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Re: [BKARTS] craft standards, poor books
I have to agree (and disagree) a bit with Richard.
I don't consider the "first draft" to be "ART", capital letters,
quotes, etc. It is part of a process, however, much like the
artist's sketchbook has always been. Rarely do those rough pages of
the sketch book rise to ART, but they are definitely part of the
process of it. The concept may be art (or artful), but the road to
realization will probably be littered with a a lot of non-ART.
Sometimes these preliminary jottings are as interesting as the
artwork they lead to, since they document the pathways the artist
followed. I've seen several exhibitions of' sketchbooks, some of
them also including work that grew from the page doodlings. Those
exhibitions were memorable ones. Often the artists were pretty much
local and unknown; I suppose family had preserved the sketch books,
or they had some local historical interest. Only two of the shows
exhibited work from "real" artists.
The "first draft" isn't a waste of time, it's a necessary step along
the way to realizing the finished work. Often, however, it gets
trashed, shredded, or used to start the kitchen fire, once the work
itself is completed. Very few artists will reach a point where their
work will be interesting enough to find a place in an historical or
The achievement of Craftsmanship is a long and slow path, and I'm
thinking that as soon as one is convinced that the goal is reached,
there may begin a slow decline in standard. A really good craftsman,
whose work reaches a high standard, is always seeking to better the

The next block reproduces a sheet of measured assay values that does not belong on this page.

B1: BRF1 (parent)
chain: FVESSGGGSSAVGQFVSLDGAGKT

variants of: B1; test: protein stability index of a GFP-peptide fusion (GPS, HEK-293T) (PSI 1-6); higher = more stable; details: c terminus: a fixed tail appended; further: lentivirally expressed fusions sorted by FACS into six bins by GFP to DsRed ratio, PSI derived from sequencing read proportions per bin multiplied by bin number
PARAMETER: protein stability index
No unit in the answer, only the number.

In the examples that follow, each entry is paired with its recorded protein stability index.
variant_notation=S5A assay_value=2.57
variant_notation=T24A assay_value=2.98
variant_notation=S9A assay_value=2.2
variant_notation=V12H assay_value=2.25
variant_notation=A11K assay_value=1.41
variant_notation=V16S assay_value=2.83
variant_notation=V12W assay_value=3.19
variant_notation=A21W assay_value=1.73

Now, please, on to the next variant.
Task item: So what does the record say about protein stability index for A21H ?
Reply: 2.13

last. Having said that, I will admit that I don't expend a lot of
energy on "perfection", preferring to look for what is right for what
I am doing and concentrating on "doing the best I can". Once I reach
the point where the work seems done, I don't try to do more. The
next project starts the process over again. I am watching my
betters, but still "doing the best I can", always learning. More fun
and less neurotic that way.
This is an interesting thread.
On Jan 2, 2008, at 4:08 PM, Tony Kranz wrote:
First let me say that I have a great deal of admiration for all the
list members that can bind and rebind and print with a remarkable
degree of perfection. Alas, one of them, I am not.
So I am working on getting over my shortcomings as a craftsman and
instead trying to focus on my art, which I make using words and
images, usually on a fiber medium. It can start out a bit ugly, but
usually I refine my first try and feel better at the end. But is
the first draft art too? I can relate to the conundrum Charles has
described so well in this post.
I have learned a lot about the craft of making books since joining
the Book-Arts list. But I've always been more interested in the
discussions about the book as art. And there have been some good ones.
On Jan 2, 2008, at 4:29 PM, Richard Minsky wrote:
> is the first draft art too?
It'a all process. If there is the germ of a new idea in the first
draft, it may well be art. Sketches and drawings may lead to an
oil painting, and you see them together in some museum shows.
That doesn't mean you necessarily want to exhibit an unclarified
concept, or that anyone would want to buy it. But save it. The Yale
Arts of the Book Collection now has my maquettes, drafts, and other
process materials for many of my works. Let the future generations
decide what is art for them, or if it's research material, or if
process IS art, or whatever.
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